Developing blockchain games first and foremost start with finding the right developers, and to be honest, the talent pool is rather limited. There simply aren’t that many people on earth that are not only able to develop blockchain applications, but that are also interested in spending their time developing games (for people out there that aren’t sure what they should learn, it might be a good idea to skip the traditional and costly university route and apply yourself to learning how to code. The salary is amazing and the amount of jobs available is exploding!)
Another big problem is accessibility. People that have been spending quite some time in the crypto space take it for granted that you have to get a wallet, save your mnemonic phrase, install metamask, buy some crypto send it to an exchange to trade it for your specific cryptocurrency before even being able to play the game. This reduces the potential target group to only people that are familiar with all these actions, even worse, it causes ‘ normal’ people to not even be bothered with the game altogether.
If we look at the blockchain itself we see that there are a couple of lingering problems that need to be resolved before blockchain gaming can reach a mainstream audience. The speed, scalability, and costs of today’s blockchains are simply not sophisticated enough to deliver the desired results. Luckily there are companies working on making a blockchain directed to the needs of a gaming environment but it will take some time to develop. Xaya has been very busy building a platform that solves a couple of these problems. Another possibility is using the lightning network, just as the beforementioned Lightnite has done, but setting up a lightning account takes the accessibility problem to a whole new level.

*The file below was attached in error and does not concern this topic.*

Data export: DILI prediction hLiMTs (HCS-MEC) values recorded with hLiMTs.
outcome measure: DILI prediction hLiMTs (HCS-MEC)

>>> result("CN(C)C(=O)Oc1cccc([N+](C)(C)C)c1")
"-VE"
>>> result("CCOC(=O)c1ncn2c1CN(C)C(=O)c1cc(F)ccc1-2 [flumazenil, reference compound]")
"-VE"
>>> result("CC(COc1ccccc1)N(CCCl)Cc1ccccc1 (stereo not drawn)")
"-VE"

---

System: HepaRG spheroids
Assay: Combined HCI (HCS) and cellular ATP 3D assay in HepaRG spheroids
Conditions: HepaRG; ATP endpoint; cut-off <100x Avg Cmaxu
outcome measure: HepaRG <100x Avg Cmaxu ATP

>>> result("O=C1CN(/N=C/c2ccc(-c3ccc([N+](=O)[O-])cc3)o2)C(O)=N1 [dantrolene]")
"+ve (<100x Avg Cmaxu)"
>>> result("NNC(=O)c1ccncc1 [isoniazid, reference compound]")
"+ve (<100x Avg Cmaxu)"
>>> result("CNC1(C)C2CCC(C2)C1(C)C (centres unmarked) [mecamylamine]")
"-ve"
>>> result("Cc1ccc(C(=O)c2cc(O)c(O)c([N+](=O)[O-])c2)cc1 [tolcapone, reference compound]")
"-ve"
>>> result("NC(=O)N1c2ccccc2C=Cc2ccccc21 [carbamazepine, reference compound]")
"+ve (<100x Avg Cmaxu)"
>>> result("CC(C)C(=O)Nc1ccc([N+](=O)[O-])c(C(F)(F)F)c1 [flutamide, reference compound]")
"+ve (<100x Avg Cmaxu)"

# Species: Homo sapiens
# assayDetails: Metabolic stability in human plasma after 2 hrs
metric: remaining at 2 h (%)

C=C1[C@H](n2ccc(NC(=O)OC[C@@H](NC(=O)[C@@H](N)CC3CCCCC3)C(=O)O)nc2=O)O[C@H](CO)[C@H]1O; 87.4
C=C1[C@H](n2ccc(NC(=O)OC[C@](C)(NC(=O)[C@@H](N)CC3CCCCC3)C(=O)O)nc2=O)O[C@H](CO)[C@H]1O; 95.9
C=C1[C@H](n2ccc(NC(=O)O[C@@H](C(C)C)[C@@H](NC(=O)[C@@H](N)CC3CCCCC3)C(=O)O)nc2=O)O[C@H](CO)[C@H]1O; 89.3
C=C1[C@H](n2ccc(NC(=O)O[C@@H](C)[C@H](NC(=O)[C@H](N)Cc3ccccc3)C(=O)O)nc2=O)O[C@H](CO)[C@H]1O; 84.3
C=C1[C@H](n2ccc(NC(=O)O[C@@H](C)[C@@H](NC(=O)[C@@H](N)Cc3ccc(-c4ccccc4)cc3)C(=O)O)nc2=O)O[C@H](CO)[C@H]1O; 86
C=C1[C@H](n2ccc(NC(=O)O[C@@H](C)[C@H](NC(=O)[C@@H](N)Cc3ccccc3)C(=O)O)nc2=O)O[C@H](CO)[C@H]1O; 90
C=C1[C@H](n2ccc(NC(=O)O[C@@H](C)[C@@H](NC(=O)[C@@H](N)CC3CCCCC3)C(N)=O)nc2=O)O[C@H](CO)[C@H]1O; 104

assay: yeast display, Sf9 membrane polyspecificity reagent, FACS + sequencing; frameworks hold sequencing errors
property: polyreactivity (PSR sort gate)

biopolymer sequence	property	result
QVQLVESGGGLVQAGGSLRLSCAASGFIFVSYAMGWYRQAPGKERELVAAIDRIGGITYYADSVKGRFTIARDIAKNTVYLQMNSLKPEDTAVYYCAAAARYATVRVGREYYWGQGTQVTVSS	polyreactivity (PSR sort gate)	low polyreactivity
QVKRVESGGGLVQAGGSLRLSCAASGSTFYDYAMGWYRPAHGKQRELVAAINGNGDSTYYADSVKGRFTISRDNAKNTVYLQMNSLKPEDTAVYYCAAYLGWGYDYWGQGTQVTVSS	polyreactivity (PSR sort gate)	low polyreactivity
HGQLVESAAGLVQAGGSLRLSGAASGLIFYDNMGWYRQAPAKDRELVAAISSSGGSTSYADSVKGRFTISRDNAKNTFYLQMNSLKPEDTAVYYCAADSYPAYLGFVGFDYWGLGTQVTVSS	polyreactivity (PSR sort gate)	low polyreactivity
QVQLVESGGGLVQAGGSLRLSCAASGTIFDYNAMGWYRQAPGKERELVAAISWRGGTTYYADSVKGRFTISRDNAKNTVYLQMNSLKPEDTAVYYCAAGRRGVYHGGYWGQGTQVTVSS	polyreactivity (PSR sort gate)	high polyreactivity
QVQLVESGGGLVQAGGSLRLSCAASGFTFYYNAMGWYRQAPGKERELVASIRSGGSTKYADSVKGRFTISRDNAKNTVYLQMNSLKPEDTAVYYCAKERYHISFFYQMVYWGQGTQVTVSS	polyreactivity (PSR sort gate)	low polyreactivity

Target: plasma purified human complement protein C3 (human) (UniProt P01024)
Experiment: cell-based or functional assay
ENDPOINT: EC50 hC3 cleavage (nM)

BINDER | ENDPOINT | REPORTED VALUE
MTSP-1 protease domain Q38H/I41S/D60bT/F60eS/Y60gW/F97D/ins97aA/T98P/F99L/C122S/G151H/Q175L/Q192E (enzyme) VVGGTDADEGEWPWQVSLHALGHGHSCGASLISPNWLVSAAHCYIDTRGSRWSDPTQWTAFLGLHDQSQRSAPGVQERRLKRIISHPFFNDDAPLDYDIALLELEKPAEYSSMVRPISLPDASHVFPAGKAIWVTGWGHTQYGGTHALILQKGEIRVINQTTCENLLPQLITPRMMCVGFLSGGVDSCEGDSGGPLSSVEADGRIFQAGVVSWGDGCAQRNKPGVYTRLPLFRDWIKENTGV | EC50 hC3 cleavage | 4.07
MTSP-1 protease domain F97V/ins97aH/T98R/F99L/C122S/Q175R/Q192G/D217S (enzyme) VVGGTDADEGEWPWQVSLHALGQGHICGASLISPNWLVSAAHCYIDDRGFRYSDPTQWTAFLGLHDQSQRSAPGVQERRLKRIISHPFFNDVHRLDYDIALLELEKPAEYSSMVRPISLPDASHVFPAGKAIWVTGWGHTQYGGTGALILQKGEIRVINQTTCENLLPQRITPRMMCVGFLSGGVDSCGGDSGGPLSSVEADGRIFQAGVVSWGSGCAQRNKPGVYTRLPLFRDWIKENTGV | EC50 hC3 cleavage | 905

The next 10 years
The gaming industry has shown us in the past that it can be an accelerator for emerging technologies, both in the development area, the accessibility area and in the usability area. Already we see VR, eSports and virtual marketplaces harness the power of blockchain technology. The games of the future will consist of avatars and profiles embedded with the entire play-history of a particular person. Gamers will be able to show off accomplishments of all previous games played, and either exhibit their accolades or sell them for real valuable currency, able to be spent outside the virtual world. An entirely new era of gaming, in which winning games can provide income while losing games can cost you dearly, is being created as we speak, adding a new layer of excitement to the experience.
Entire new ecosystems and virtual worlds are being developed where players can pay with cryptocurrencies for virtual experiences, show-off their talents and skills and earn cryptocurrencies, build monuments or simply speculate on the expansion of its user base. There is a distinct possibility that the real world and all the virtual worlds will be more intertwined than ever and we believe that either for entertainment purposes or for investment purposes the gaming industry will give us a plethora of possibilities.
We will make sure to take a deep dive into the most promising projects and we will share this knowledge with all of you.